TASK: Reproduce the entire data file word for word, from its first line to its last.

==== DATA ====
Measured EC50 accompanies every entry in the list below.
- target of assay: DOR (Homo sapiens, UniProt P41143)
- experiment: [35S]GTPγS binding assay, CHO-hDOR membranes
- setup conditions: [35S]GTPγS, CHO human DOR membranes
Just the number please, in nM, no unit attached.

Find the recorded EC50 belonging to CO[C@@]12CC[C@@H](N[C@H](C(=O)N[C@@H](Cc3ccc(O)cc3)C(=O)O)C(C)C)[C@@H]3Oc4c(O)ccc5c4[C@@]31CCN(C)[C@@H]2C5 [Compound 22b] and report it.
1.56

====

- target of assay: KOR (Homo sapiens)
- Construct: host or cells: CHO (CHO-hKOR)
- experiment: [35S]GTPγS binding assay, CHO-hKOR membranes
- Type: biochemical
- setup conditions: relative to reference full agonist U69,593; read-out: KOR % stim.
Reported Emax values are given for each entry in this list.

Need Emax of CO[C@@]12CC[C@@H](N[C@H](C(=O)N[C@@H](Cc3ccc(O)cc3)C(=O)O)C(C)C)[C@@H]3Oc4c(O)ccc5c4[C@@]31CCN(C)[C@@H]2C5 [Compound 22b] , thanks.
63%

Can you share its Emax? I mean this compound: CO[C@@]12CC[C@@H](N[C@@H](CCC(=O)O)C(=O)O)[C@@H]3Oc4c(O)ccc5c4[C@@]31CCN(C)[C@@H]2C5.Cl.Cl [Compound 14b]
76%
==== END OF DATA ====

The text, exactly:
Measured EC50 accompanies every entry in the list below.
- target of assay: DOR (Homo sapiens, UniProt P41143)
- experiment: [35S]GTPγS binding assay, CHO-hDOR membranes
- setup conditions: [35S]GTPγS, CHO human DOR membranes
Just the number please, in nM, no unit attached.

Find the recorded EC50 belonging to CO[C@@]12CC[C@@H](N[C@H](C(=O)N[C@@H](Cc3ccc(O)cc3)C(=O)O)C(C)C)[C@@H]3Oc4c(O)ccc5c4[C@@]31CCN(C)[C@@H]2C5 [Compound 22b] and report it.
1.56

====

- target of assay: KOR (Homo sapiens)
- Construct: host or cells: CHO (CHO-hKOR)
- experiment: [35S]GTPγS binding assay, CHO-hKOR membranes
- Type: biochemical
- setup conditions: relative to reference full agonist U69,593; read-out: KOR % stim.
Reported Emax values are given for each entry in this list.

Need Emax of CO[C@@]12CC[C@@H](N[C@H](C(=O)N[C@@H](Cc3ccc(O)cc3)C(=O)O)C(C)C)[C@@H]3Oc4c(O)ccc5c4[C@@]31CCN(C)[C@@H]2C5 [Compound 22b] , thanks.
63%

Can you share its Emax? I mean this compound: CO[C@@]12CC[C@@H](N[C@@H](CCC(=O)O)C(=O)O)[C@@H]3Oc4c(O)ccc5c4[C@@]31CCN(C)[C@@H]2C5.Cl.Cl [Compound 14b]
76%